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Rapid Algorithm Review Stroke

Hi I'm Mark for ACLS Certification Institute. Welcome to another Rapid Algorithm Review.  Today we're going to review stroke. There is nothing more time sensitive than medical care during a stroke. Just like other algorithms it all starts with the patient presentation.  When assessing for  stroke,  a great prehospital or even hospital assessment is the Cincinnati Stroke Scale and there's three components; made up of Facial Droop, Arm Drift and Slurred Speech.

Facial Droop: Ask the patient to smile. We're looking for asymmetry in the face, is the face drooping? If it is on one side then it's Facial Droop.

Next is Arm Drift. Have the patient extend their arms, palm up, close their eyes. We're going to watch them for  10 seconds and we're looking to see if one arm starts to drift away; they are positive for Arm Drift.

Next, Slurred Speech. Ask the patient to repeat a sentence like "You can't teach an old dog new tricks", if they're unable to say that without slurring their speech.

If they present with any one of these deficits, chances of having a stroke is seventy-two percent. If they present with all 3 of these deficits, about eighty-seven percent. It's fast, it's reliable,  it can be done in about 60 seconds.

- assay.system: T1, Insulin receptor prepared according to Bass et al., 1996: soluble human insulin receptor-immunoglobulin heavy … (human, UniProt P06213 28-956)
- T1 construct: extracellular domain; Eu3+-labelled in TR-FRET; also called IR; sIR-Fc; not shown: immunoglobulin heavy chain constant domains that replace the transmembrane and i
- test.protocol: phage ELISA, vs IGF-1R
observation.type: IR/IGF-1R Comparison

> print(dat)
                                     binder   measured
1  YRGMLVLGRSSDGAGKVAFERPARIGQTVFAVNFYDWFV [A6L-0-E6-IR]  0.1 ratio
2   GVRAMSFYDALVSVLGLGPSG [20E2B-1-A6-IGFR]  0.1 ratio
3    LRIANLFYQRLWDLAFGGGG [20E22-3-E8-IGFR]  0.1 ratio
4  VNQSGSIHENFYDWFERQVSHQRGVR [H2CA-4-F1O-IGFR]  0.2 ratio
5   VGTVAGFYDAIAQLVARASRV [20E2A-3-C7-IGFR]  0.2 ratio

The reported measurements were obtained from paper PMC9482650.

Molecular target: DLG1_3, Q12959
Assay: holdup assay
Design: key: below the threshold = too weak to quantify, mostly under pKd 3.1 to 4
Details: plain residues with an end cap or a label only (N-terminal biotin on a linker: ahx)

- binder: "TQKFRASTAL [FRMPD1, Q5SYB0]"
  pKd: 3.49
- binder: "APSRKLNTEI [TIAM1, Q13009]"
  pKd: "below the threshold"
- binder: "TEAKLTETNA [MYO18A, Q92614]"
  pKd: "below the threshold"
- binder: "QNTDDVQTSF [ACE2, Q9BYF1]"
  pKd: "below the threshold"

First, get your assessment done. Second, support your ABC's. Provide oxygen if they're hypoxic. Check the blood glucose. Alert the hospital that you're going to that you have a possible stroke coming in so they can prepare to receive this patient. Other critical factors, assess their last known normal. When was the last time anybody saw this patient without neural deficits. They were acting normally, everything was fine. When was the last time that they were presenting normal? We need that time. Sometimes, you don't need the assessment. The patient presents as if they're having a stroke.

I was teaching at the hospital yesterday and upstairs to the ER because a former student of mine brought a patient in.  I wanted to go say Hi. I'm talking to him and he brought in a stroke patient. He has told me what happened at the scene. He showed up, and he saw the patient, he could see the facial droop. He could see that she was paralyzed at one side. She had slurred speech. Skipped the exam, he knows what's going on. His scene time was minutes. In EMS it's really important to know what we can do. It's more important to know what we can't do. We can't fix this. Definitive care for this patient is in the hospital. His scene time was minutes. Load her up, let's get it going. Then he did all the supportive care on the way. Got the blood sugar, got the IV, notify the hospital, did everything he was supposed to do, but he did it on the way to the hospital. And reduced that time to get that CT so we can treat this patient.